Beast Quest

Before being a video game, Beast Quest was a book series for children and also came to famous flash sites like miniclip before being released to consoles last year. Now the game, which is based on four of the six books released in 2007, also came over to the Nintendo Switch and we are here to try it out for you.

The story revolves around Tom, whose father was a legendary Beast Master and has disappeared without a trace. A good-natured wizard comes to Tom one day to recruit him as a new hero. The four epic monsters (dragon, giant, snow monster and phoenix) have been enchanted by an evil wizard and pose a threat to the world. Tom is only a child, but does become a knight and goes on Beast Quest.

Beast Quest was previously a mobile game and has now been considerably adapted and ported first for the Xbox One and PS4 and now also for the Switch. However, this transfer has apparently not been very successful. The game looks largely ugly. A few villages still look reasonable and the exposure continues, but the rest are far below levels. The resolution is low, textures are simple and often repeat, characters are ugly (especially the hairs) and look very similar and the environments are cliché and not unique. All this cannot prevent the game from occasionally slowing down even while being docked. The art of the game seems to get worse as you progress through the game. It is no exception if trees or rocks float in the air or are half placed together.

Musically the game is not superb. The music fits well with a fantasy adventure game, but is somewhat mixed into the background. Sound effects are simple and the voices are terrible. Where did Maximum Games collect these voice actors? Even the main character sounds terrible. Sometimes voices are mixed up and villagers have no audio. Tom’s exclamations after fighting are also very repetitive. He even calls spiders “insect creatures,” which of course is incorrect.

Despite all this, I went on an adventure and I finished the game in a sloppy eight hours. The game is extremely easy and therefore a lot more suitable for children than for adults. You will not get any real challenge. The start of the game is the hardest part, as soon as you can upgrade your skills, you effectively become invincible, as I never died.

Beast Quest works as follows: there is a somewhat open world that is more like a snake through the landscape. This takes you over grasslands, through forests, through ice landscapes, through the mountains and over a volcano. Few creative environments, just like the aforementioned bosses. In between you come across a number of often repeating opponents. You fight this in special battle scenes. Here you can side step (almost never necessary), you can attack with light and heavy attacks and you can block or dive away. Later you can also use special magical skills and you can summon allies. The latter is in fact a kind of instant kill. This combat mechanism is nice in itself, but due to the very low level of difficulty and slow-acting control, it is not out of the paint. A bizarre detail was that at the end of the game, my allies had lost Tom at a mountain crash. They still shouted that I will only have to beat the boss. Once at the phoenix, however, it turned out that I could just call my allies and she was defeated at once.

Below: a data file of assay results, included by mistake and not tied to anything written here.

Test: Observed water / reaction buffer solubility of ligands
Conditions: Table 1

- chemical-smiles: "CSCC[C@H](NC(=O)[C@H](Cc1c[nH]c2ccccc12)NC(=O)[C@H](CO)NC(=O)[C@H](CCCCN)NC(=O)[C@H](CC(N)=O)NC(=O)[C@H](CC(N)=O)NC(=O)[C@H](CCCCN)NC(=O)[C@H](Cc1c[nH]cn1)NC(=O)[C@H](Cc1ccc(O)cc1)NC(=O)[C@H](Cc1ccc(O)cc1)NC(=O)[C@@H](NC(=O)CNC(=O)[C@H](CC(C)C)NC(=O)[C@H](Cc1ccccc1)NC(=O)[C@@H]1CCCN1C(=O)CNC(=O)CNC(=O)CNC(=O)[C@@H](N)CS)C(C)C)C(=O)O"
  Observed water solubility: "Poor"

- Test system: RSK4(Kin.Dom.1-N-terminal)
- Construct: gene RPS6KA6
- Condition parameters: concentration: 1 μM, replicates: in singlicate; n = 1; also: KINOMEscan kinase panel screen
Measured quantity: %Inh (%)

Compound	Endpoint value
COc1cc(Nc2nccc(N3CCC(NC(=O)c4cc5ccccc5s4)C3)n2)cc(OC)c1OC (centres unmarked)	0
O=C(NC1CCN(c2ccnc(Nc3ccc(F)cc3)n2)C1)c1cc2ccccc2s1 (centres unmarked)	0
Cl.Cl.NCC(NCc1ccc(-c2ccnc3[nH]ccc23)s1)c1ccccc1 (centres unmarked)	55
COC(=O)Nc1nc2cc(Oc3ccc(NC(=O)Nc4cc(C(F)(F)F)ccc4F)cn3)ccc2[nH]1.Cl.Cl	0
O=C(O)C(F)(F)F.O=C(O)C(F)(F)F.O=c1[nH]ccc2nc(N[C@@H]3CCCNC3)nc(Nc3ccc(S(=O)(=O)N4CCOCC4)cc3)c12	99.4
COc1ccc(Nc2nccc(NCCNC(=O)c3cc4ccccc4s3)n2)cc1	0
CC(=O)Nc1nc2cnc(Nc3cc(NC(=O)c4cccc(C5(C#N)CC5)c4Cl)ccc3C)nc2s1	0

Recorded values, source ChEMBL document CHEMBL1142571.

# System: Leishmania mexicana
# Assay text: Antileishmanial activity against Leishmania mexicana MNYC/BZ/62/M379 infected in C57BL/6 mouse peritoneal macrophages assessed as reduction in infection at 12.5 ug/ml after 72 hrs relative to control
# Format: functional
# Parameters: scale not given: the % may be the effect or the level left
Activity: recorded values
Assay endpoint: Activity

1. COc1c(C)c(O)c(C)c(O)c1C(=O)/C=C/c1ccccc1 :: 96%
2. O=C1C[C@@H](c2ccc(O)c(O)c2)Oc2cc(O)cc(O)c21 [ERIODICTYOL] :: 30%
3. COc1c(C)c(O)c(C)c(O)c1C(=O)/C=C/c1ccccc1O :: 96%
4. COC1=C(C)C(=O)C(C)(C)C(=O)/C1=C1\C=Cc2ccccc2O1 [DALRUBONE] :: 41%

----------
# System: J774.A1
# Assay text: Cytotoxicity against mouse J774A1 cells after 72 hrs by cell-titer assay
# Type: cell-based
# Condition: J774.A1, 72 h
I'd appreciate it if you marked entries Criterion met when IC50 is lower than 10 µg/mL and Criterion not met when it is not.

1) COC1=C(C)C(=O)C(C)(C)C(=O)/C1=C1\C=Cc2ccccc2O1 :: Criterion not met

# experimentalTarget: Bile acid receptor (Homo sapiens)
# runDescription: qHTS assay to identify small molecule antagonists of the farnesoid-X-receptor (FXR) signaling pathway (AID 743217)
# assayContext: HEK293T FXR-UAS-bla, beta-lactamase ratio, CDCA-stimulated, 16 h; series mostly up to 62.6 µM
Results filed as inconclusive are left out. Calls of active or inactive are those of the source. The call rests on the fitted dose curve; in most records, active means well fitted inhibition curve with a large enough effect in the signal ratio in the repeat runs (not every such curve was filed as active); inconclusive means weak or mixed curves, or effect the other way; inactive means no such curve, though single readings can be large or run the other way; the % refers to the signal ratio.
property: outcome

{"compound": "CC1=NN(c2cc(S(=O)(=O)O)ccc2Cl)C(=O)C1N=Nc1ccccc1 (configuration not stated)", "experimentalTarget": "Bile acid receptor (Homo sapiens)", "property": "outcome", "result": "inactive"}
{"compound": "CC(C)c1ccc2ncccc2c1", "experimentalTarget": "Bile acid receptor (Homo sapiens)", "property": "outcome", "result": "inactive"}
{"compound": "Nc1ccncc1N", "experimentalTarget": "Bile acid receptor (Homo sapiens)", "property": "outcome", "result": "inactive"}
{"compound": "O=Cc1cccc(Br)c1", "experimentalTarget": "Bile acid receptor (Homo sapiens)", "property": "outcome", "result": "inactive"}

Villagers ask Tom for all kinds of favors. These simple quests can be combined perfectly with the main story and add some variety and often the game has a comic undertone. For example, you have to bring a stone that someone keeps as a pet to all tourist sites. Many of the missions can be found using a crumb trail, but it is certainly not always reliable and sometimes points to a wall which you can’t pass. On the last missions the track is even completely eliminated and you have to search yourself. The environments are confusing, making it often quite a puzzle to find the right monsters and objects. It does not help that there are regular platform pieces and Tom jumps as if he is walking around on the moon. Worse, there is a considerable delay between pressing the jump button and the actual jump. I have fallen into abysses countless times, resulting in a tiny bit of damage. Yet it is strange that the game sometimes simply puts you above the hole again if you fall down.

Beast Quest must be a terrible game if you read all this. Strangely enough, this is not the case. I find the game quite entertaining. It took no effort at all to keep playing for a few hours in a row. So there is quite a bit of fun to be found in the game. I think this is even more the case if your Beast Quest is your first adventure game and you are about ten years old. However, I think that in the current time, children also prefer to play one of the big names in the game world than to get started with a somewhat moderate RPG.

Being quite a moderate RPG and a simplistic port, Beast Quest is a hard to pick game with so many AAA adventure RPG’s already out there.


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